For the second major meal of our London trip, we chose the two-star Le Gavroche. This restaurant opened in 1967 in Sloane Street, moving in 1981 to its current quarters in Upper Brook Street, just steps away from Hyde Park, where it earned its third Michelin star, the first U.K. restaurant to be so honored.
The founding chef, Michel Roux, left to take over The Waterside Inn in Bray, which I reviewed two years ago. His son, Michel Roux Jr., took over as chef de cuisine. Michelin docked a star, leaving Le Gavroche with two. The Waterside Inn is the prettier location, but we found the cuisine here more impressive. This was probably our best meal since the late lamented Alain Ducasse at the Essex House.
The restaurant is on the lower level of an elegant Georgian townhouse, with a hotel occupying the upper levels. The Roux family once owned the hotel too, but it is now independent. The dining room walls are deep green, the banquettes plush. Ducks and roosters dominate the décor, along with orchids.
The restaurant is named for the little urchin in Victor Hugo’s Les Misérables. That little figure appears everywhere at Le Gavroche, including the handles of all the flatware, many of the serving pieces, the door to the kitchen, and probably other places I failed to notice.
Prices can only be described as staggering. The Menu Exceptionnel (a long tasting menu) was £95 (around $190) per person. I didn’t take note of individual prices, except to note that many entrées were upwards of $70 or $80 apiece (and some more than that), with many appetizers in the $40 to $60 range. As we noted the night before, in relation to what we were already bound to spend anyway, the tasting menu seemed to be a bargain. so we chose that once again.
Once again, we avoided ordering until we had settled on a wine. And once again, the staff acted as if this was an unusual procedure, though we didn’t get the snooty reaction we had at Hibiscus. Here the choice was more difficult, as the wine list is a large volume. I noted that the largest section was the French Bordeaux, so I asked the sommelier for a Bordeaux under £60. You can imagine my surprise when he recommended a 1997 St. Julien at just £48. He decanted it with much ceremony, holding a candle up to the bottle to check for sediment. (In the U.S., Bern’s Steakhouse is the only restaurant where I have observed that procedure.)
I apologize in advance for the poor quality of the photos. The ambient lighting here was low, and we didn’t feel it was appropriate to use the flash. It went off once by accident; it will probably be pretty obvious which photo that was.
The canapés (above left) were smoked duck and foie gras. I liked the duck a bit better, but they were both excellent. The bread service offered two contrasting butters (salted, not) and multiple breads, but none of them were memorable. We then moved on to our eight-course menu, a copy of which was on the table, a method I like much better than long explanations delivered at the table.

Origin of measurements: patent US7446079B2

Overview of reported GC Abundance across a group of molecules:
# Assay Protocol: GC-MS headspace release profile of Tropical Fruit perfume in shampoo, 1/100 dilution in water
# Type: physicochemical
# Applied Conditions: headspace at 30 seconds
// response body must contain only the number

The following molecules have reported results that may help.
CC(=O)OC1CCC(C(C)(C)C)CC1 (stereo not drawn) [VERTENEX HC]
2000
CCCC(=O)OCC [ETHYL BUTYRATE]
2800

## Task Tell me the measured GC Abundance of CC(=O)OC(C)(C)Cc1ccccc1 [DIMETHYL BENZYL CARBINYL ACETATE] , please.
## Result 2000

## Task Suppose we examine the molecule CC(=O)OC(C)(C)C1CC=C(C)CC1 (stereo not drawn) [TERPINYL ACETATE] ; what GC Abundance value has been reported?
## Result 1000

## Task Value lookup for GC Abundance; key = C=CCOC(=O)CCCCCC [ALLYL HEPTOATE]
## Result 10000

1) Lobster Salad with Mango, Avocado, Basil and Lime (above right), stuffed in an endive leaf.
2) Langoustine and Snails (above left) in a light Hollandaise sauce, flavored with Basque pepper and parsley. As Michelle noted, though the menu did not, there was about half a pound of butter in this dish. It was intensely creamy, but the combination worked beautifully.
3) Seared Sea Bass (above right) on a soft polenta, roast pepper coulis, olive and garlic croutons. Michelle called it “one of the prettiest fish presentations I’ve seen,” and “just amazing.” The intense olive and pepper taste worked well with the perfectly prepared fish.
4) Hot Foie Gras and Crispy Pancake of Duck (above left) flavored with cinnamon. This was perhaps the best foie gras dish ever: amazing. The seared foie reduced to liquid almost instantly, but it seemed neither fatty nor heavy. It was a fairly large serving, too. The duck pancake was the pancake I want for breakfast every day.
5) Roasted Rack of Welsh Lamb (above right), courgette flower fritter and tarragon jus. The rack of lamb was carved and plated tableside. It was soft as butter, and the deep-fried squash blossom also perfect.
6) Next came the cheese course. There was a large selection, from which we each chose five, and portions were generous. I didn’t note the individual cheeses, but we wanted sharp, intense-tasting ones, and we got them.
7) Ouefs à la Neige, or Soft Caramel-covered Meringue, Vanilla Cream and Poached Strawberries (above left). The flavors were intense and clear.
8) Bitter Chocolate and Coffee-Layered Sponge Cake and Chocolate Sorbet (above right). I’m not a chocolate guy, but Michelle pronounced it a success. I liked the coffee flavor. (Sorry for the awful photo.)
One of the petits-fours plates is shown above; there were others, but the photo isn’t presentable.
The restaurant was about 85% full on a Saturday in mid-August, and we were gratified to find that the average age of the clientele seemed to be under 45. The New York media repeatedly inform us that “young people” aren’t interested in composed formal meals of the kind Le Gavroche offers. Whether it’s even true in New York is debatable, but it certainly doesn’t seem to be true in London.
Service was superb; I can’t really find any fault with it. Nor with the food, which was at the highest level we’ve experienced.
Le Gavroche (43 Upper Brook Street, London)